You might suddenly observe that you can go back to a previous idea and see that you have a better one throughout the kata. This led to asking questions like: how do I deal with edge cases when I'm expecting the test to fail but it's actually passing? What's a way I can make it fail without coupling it with the functionality I'm testing? How do I change the program afterwards so it's able to pass the test again?

Doing this training will lead also to questions that are important in communicating with your pairing interviewer like: Am I allowed to use a certain framework, library or API during the interview or have a look on StackOverflow for something very specific? This can help you a lot in deciding what questions to ask about the rules of communication that you can use or negotiate during the interview. This will help you take off pressure from yourself that you need to code well as you're already confident in your skill and focus on your connection with the interviewer where you can show good communication skills and create good rapport through what you discuss about.

This practice and preparation will also provide a guide about what things you can understand better like which parts of String and Arrays manipulation that you're not so good at and that you can train to be proficient in their use impromptu during the interview and improve your chances of making a good impression as you can address them before the interview and be confident that you prepared well enough for it.

To explore TDD further I looked at how others did katas on YouTube. This proved very valuable as the ones doing the katas were voicing their intentions into how they coded and their questions about the refactorings revealed a bit about their thought process. This was helpful during the interview as I could ask questions and voice what were the possible next moves, which led to a discussion about how would be best to proceed given the limited time and the complexity of the solutions I thought of. This also helped with a discussion about how to proceed with the rest of the exercise that was not finished during the time we had for the interview.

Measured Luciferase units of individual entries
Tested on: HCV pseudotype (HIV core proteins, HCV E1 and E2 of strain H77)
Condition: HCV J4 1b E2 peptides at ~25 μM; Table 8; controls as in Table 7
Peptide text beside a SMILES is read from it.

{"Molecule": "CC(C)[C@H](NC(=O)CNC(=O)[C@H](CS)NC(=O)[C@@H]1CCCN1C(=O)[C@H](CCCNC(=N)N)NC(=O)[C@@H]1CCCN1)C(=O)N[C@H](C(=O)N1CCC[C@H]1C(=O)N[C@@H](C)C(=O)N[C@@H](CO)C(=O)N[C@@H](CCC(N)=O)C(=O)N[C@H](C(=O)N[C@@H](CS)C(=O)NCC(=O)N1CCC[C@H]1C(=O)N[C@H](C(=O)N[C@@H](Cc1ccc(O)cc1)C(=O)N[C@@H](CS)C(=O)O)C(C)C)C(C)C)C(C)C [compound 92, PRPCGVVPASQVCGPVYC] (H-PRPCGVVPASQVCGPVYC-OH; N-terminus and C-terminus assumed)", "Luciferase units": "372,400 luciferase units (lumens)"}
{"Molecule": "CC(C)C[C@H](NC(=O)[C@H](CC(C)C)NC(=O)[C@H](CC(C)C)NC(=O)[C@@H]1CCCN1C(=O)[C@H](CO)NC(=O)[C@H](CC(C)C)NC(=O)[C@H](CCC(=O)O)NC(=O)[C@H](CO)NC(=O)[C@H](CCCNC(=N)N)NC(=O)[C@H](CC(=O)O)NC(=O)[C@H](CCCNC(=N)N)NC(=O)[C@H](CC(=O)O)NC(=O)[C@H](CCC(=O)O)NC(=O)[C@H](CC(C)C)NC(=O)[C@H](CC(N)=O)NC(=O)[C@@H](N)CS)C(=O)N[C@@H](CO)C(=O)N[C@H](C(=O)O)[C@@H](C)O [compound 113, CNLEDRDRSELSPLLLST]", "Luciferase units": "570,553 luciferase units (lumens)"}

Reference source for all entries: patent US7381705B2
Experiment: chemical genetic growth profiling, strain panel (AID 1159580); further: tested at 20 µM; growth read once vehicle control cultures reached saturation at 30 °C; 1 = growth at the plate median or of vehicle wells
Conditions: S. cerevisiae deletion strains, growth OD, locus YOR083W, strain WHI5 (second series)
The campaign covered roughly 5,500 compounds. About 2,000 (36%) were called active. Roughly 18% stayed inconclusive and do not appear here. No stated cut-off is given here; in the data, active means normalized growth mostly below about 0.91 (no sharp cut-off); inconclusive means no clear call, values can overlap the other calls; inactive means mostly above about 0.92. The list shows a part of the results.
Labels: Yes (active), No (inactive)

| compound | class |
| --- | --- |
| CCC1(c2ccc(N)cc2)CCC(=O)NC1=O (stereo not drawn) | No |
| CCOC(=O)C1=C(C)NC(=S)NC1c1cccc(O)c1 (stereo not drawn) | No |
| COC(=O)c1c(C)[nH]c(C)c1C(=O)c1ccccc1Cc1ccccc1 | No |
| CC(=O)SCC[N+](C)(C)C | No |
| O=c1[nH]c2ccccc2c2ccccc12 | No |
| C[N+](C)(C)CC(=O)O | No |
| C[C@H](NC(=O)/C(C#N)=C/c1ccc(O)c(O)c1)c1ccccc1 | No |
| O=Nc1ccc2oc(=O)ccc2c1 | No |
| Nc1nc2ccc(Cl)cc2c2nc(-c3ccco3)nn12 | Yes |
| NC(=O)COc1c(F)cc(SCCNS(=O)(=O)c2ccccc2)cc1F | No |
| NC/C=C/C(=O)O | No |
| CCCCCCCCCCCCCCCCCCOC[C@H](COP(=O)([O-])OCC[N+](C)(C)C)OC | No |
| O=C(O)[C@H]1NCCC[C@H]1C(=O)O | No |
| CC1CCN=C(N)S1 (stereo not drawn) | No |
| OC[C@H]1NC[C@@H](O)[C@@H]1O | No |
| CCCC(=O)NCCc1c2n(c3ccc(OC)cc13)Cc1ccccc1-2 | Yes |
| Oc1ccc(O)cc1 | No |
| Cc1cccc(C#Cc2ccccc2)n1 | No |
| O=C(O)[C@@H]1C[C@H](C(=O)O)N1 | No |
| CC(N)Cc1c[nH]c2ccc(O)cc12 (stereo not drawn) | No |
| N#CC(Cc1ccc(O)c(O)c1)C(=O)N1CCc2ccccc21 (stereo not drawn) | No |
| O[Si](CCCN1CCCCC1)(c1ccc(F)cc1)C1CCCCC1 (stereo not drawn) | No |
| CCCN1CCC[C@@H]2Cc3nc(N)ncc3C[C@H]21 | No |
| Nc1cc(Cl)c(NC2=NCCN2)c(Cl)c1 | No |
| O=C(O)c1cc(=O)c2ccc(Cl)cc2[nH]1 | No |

To sum up here is how I learnt TDD quickly and how to prepare for the interview 1. Doing simple katas and learning to write the tests first 2. Finding the really bad "don'ts"and address them (language and framework familiarity) 3. Writing down a test plan to think a bit ahead and take off some of the interview pressure. 4. Voicing what I was doing while I was coding, especially when I needed to make a bigger change 5. Getting used to communicating programming intentions and assumptions while pairing 6. Practice pairing with somebody who has done it, if possible.

Simion Iulian Belea Image

Simion Iulian Belea

Simion is an engineer who is on his way to become a software craftsman after an adventure with creative technology. He is really passionate about learning new things, one of them is how to write good code, as well as how software relates to designing things.

Outside work he goes on long walks and also enjoys reading. Once a year he likes to create something at the intersection of art and technology.

All author posts
Codurance Logo

Software is our passion.

We are software craftspeople. We build well-crafted software for our clients, we help developers to get better at their craft through training, coaching and mentoring, and we help companies get better at delivering software.

Latest Blogs




Contact Us

15 Northburgh Street
London EC1V 0JR

Phone: +44 207 4902967

2 Mount Street
Manchester M2 5WQ

Phone: +44 207 4902967

Carrer Aragó, 208
08011, Barcelona

Phone: +34 937 82 28 82

Email: hello@codurance.com